Most of us only have to deal with dry eyes if we stare at a computer screen for too long (or consume too much of the devil's lettuce).
Now, Dutch researchers have grown tear gland organoids in the lab, potentially ushering in new treatments — or even a cure — for dry eye disease.
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Dry Those Eyes
Dry eye disease is usually linked to some problem with the tear glands that are responsible for keeping the surface of the eye lubricated.
Those glands are situated right above the eyeball and behind the bony eye socket. That makes it difficult to take biopsies of them (not to mention extremely uncomfortable), which limits research on new treatments for dry eye disease.
Organoids — lab-grown clumps of cells that mimic the function of human organs — could help alleviate this research hurdle.
Scientists have already figured out how to grow heart, brain, and other organoids from stem cells in the lab, and while the mini models are nowhere near as complex as their full-sized counterparts, they do contain the same cell types found in those organs.
That makes them tremendously useful for research — scientists can use the tiny models to study organ development, disease progression, or new treatments.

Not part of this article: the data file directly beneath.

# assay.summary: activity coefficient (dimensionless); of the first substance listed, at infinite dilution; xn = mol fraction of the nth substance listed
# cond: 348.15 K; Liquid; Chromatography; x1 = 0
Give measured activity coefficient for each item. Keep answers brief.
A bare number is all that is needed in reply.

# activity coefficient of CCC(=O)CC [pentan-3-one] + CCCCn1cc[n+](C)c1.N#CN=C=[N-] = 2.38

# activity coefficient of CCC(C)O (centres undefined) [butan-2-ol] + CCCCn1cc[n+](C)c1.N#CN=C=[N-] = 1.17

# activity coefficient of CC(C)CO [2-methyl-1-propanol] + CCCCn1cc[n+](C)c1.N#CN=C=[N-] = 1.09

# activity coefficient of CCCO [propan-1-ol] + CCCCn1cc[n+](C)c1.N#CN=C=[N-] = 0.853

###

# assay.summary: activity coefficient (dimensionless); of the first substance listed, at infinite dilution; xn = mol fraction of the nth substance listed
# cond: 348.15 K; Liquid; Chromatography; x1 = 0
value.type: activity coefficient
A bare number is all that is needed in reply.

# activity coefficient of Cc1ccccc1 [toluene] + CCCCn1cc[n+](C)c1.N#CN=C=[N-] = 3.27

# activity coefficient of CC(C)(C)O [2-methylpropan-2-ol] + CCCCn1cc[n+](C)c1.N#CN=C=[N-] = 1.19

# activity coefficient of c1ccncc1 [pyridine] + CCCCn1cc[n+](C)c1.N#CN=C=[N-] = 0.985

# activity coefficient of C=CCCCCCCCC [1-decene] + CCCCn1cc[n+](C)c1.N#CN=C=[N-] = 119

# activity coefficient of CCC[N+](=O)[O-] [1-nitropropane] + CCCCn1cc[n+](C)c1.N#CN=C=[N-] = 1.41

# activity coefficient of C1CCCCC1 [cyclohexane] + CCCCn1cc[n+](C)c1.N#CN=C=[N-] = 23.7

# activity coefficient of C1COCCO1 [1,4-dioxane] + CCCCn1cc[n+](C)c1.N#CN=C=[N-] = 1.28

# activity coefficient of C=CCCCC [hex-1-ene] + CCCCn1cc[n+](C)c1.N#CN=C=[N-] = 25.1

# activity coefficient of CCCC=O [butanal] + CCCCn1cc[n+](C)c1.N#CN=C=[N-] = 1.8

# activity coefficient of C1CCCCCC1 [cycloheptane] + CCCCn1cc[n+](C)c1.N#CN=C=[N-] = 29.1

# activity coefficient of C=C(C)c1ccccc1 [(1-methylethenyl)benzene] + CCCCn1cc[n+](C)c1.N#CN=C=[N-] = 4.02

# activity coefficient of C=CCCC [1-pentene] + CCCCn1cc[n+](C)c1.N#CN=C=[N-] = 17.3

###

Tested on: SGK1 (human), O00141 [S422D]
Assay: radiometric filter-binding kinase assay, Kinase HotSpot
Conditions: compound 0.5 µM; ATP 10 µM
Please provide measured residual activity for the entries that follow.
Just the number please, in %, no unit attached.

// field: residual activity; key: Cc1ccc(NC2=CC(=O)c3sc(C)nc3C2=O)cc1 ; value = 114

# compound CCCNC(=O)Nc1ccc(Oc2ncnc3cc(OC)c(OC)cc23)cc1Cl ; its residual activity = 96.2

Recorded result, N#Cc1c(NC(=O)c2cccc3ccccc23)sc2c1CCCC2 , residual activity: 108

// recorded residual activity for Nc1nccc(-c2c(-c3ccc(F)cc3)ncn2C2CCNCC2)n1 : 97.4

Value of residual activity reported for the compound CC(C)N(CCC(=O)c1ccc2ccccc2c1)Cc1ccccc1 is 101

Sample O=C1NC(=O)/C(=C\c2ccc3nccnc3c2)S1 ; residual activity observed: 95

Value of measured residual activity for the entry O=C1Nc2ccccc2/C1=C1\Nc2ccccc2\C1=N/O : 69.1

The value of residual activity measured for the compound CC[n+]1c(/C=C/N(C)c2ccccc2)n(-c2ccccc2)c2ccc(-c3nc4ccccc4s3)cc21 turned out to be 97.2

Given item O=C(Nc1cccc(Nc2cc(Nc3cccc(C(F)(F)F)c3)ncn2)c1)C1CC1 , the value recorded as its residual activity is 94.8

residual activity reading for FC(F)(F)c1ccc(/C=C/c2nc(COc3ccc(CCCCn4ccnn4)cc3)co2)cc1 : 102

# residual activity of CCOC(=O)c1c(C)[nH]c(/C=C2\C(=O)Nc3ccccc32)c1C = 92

Tear Gland Organoids
To create their tear gland organoids, researchers at the Hubrecht Institute and the UMC Utrecht in the Netherlands started with adult stem cells.
They coaxed those cells into turning into functional ductal cells, which are found in the tear gland.
"If there had been a little duct, there would have been droplets."
The hardest part, according to researcher Marie Bannier-Hélaouët, was getting the cells to cry — to produce actual tear fluid.
"The challenge was to get the organoids to cry, as this is a hallmark of the (tear) gland," she said in a press release. "We had to modify the cocktail of factors the organoids are grown in so that they would become the mature cells that we have in our tear glands and that are capable of crying."
Finally, when they dropped a tear-inducing chemical on their organoids, the cells swelled up with tear fluid.
"If there had been a little duct, there would have been droplets," researcher Hans Clevers told Nature.
The researchers aren't done developing their tear gland organoids.
They now want to figure out how to grow acinar cells — the other type of cell found in tear glands — in the hopes of eventually growing whole tear glands in the lab
Not only would those be even more useful for treatment research than the current tear gland organoids, they'd have the potential to cure dry eye disease outright — doctors might one day be able to grow replacement glands from patients' own stem cells.
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